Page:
Kati George-Jim carries teachings about the relational cycles of ecosystems, passed on to her by the many women in her families.
The T’suk woman speaks of how salmon are nurtured by natural water systems — when fish bones are left on the side of the beach, animals are able to feed off that same nutrition.
Bears and other animals then expel that waste, which nurtures other relatives on the floor of the forest, and helps plants grow which are then harvested from the land.
It’s one of many teachings that are key to understanding Indigenous food systems in the territories they serve, Jim says.
“Those teachings, that language and the relationship to nutrition all comes back to food,” she says. “Whether it’s feeding us or feeding ecosystems, it’s important to understand that relationship.”
George-Jim has ancestry from both her parents stemming from the southern part of so-called Vancouver Island, T’Sou-ke and W̱SÁNEĆ Territories. She says she was raised to acknowledge jurisdictions outside of those boundaries which is why she she uses the more territory-based word T’suk.
She is currently the community liaison Initiative lead of ŚW̱,ȻENEṈITEL Indigenous Food Systems Initiative, a First Nations-led program focused on sustaining local traditional foods.
ŚW̱,ȻENEṈITEL recently put out a call for spring grant applications for projects involving local Indigenous food and knowledge systems on Lekwungen, W̱SÁNEĆ, T’suk and Pacheedaht territories.
The grants range from $100 to $10,000 and cover activities such as creating food or medicine gardens, providing nutritional education, removing invasive species, providing traditional food for entire communities, and land restoration.
This year, the Initiative has created four themed categories for proposals: Fill Your Basket & Community Harvest; Maintenance & Restoration; Storytelling; and Transformation & Transition.
“For us as Indigenous peoples, it all comes back to the land itself and the land, as we know, reflects our economy,” says George-Jim, who has worked with the initiative since 2019.
“When we have sustenance, that comes from ensuring that we have abundance. We have the land management and the laws that ensure the longevity of the land and who we are.”
Working with communities
The initiative initially started with the intention of wanting to do things differently — granting projects from inside the communities instead of through outside agencies. Many times, external bodies that provide funding don’t actually address the root of the problem, George-Jim says.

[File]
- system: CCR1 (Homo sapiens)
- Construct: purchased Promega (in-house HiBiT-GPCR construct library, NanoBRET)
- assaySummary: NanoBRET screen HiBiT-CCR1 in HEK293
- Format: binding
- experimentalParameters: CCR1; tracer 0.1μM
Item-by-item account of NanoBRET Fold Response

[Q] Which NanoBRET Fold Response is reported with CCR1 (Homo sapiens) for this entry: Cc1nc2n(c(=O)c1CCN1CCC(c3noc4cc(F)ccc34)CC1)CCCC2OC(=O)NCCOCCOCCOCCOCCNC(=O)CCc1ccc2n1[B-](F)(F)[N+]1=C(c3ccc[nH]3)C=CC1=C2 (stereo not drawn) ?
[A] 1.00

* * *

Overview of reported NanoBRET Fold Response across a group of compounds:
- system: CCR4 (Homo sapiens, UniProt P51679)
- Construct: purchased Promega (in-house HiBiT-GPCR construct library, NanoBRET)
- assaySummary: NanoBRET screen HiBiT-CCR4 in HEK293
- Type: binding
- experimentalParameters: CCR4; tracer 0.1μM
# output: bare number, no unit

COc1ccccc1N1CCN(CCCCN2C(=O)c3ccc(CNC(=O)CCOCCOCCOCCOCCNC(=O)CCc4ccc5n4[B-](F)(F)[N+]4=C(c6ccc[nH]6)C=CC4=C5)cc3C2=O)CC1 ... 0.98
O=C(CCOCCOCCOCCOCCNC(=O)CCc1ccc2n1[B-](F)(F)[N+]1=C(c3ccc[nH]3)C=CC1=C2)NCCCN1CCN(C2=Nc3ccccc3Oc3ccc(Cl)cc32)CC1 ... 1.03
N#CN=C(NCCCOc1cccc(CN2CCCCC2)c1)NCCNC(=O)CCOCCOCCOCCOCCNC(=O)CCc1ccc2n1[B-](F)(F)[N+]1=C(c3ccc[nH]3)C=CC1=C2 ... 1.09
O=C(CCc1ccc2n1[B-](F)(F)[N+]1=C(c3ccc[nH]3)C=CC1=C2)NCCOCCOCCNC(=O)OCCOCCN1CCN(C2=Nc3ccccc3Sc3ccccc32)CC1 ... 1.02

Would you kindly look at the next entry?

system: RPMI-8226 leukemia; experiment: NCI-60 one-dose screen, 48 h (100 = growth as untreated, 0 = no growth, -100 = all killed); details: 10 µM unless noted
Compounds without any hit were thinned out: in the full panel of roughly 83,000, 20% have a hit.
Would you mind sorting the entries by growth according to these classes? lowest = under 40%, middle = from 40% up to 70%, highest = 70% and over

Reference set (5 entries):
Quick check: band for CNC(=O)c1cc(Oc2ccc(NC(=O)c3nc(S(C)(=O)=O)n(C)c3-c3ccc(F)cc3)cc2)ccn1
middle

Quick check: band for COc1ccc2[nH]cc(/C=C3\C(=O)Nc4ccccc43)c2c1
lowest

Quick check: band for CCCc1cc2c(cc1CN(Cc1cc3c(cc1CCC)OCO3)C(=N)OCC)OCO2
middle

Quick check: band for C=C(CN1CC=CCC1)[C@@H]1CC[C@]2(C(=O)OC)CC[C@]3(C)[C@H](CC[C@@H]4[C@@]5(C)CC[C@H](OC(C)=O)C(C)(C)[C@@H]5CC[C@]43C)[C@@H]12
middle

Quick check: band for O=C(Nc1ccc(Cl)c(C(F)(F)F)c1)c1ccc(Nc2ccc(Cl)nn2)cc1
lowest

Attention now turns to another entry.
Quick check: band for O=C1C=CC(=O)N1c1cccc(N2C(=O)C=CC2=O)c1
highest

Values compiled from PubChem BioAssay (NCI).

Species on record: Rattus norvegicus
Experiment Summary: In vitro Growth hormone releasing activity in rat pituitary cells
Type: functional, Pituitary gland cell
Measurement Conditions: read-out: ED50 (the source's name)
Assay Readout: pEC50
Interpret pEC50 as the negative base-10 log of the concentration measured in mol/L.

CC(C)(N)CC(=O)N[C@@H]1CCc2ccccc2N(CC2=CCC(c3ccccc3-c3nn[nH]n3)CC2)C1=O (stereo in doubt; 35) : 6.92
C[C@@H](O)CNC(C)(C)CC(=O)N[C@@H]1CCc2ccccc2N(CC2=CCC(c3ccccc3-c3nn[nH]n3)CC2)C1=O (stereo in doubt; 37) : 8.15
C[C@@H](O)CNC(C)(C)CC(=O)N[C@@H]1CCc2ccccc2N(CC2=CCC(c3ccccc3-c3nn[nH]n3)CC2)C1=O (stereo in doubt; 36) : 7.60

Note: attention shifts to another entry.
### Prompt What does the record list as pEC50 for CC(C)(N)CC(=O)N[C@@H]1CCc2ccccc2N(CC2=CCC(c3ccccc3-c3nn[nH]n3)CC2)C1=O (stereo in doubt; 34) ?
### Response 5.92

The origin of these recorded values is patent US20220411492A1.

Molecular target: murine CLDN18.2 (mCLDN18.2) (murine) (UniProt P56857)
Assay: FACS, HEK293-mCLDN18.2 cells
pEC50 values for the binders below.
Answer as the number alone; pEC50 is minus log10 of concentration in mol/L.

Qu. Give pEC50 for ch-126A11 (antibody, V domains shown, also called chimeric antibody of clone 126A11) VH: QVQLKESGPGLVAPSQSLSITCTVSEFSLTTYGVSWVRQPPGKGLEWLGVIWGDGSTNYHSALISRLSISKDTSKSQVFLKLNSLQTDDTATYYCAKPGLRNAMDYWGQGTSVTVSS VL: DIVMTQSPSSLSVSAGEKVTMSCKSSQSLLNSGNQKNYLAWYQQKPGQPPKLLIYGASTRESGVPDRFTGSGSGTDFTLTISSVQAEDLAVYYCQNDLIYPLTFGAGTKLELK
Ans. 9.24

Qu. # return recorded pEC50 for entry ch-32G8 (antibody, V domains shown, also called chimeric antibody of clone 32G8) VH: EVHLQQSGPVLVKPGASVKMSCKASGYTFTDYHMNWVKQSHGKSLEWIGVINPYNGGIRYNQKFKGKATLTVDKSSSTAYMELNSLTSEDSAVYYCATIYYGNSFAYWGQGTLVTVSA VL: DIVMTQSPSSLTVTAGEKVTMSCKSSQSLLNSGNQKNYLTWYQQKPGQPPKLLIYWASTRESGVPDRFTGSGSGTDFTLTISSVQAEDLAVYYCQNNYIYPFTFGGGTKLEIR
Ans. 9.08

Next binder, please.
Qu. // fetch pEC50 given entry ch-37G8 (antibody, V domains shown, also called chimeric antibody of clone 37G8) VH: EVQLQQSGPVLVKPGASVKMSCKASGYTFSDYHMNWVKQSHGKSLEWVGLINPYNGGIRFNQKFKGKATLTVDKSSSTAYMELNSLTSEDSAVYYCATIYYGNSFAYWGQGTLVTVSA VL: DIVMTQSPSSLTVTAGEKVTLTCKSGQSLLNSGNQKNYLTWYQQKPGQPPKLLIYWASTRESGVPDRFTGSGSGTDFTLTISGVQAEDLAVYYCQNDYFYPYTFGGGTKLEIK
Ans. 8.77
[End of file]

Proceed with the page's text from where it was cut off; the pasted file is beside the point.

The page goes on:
There are philanthropic foundations and charities that are starting to take steps towards having different relationships with Indigenous Peoples on the receiving end of grants, explains George-Jim, “but as we know, alot of diversity and inclusion strategies still don’t talk about the root.”
George-Jim explains that ŚW̱,ȻENEṈITEL is unique as a place-based program, because it’s about how Indigenous leaders can move between the spaces and boundaries that have been put up around them.
She says the grants are about direct relationships and working together to care for communities, the land, and future generations.
“It’s actually working with communities (through) community partnerships,” she says.
The work of the initiative is about self-determination. This is done by creating space and resources for funders to come to the understanding of how the initiatives need to be met — with an Indigenous-led focus, says George-Jim.
The Initiative is now at a place where the funders don’t want to speak on behalf of communities and instead want to act as a facilitator for change, she adds.
“The work of our own people and communities often does not fit into a program or into a funding stream,” she says.
The grants aren’t just about food sovereignty, but also incorporate language, culture and family structures.
Why fund Indigenous food sovereignty?
“We are interdependent on each other,” says George-Jim.
“We can and have always been self-sufficient, and our wealth is seen as how we take care of the land and how we give back to the land versus … wealth, in the view of a foreign economy to these territories, is seen as how much can be extracted.”
George-Jim speaks to the legacy of colonialism in the changing landscape through agriculture and the displacement of Indigenous peoples through colonialism, including residential schools, reserve systems, and more.
“If we really want to tackle systemic issues, we need to talk about what is literally rooted here,” she says, adding that, “it’s all of our responsibility to remove the conditions of colonialism from these territories in order to restore balance to our food systems and our ways of being as local Indigenous people.”
People from Lekwungen, W̱SÁNEĆ, Tsuk, and Pacheedaht territories can apply for grants either through a written or oral application by Feb. 25.
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